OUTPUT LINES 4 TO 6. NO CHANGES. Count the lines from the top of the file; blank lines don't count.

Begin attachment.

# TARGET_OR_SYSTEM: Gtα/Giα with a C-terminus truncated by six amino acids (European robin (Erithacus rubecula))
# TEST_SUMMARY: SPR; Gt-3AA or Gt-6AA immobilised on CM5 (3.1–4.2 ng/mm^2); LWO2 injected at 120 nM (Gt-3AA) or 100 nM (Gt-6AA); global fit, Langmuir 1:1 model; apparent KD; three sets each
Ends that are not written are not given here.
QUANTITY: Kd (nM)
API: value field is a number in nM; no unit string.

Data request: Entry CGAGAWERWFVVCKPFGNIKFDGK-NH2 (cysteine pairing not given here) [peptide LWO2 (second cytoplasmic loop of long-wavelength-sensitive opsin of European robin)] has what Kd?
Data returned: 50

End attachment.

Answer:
QUANTITY: Kd (nM)
API: value field is a number in nM; no unit string.

Data request: Entry CGAGAWERWFVVCKPFGNIKFDGK-NH2 (cysteine pairing not given here) [peptide LWO2 (second cytoplasmic loop of long-wavelength-sensitive opsin of European robin)] has what Kd?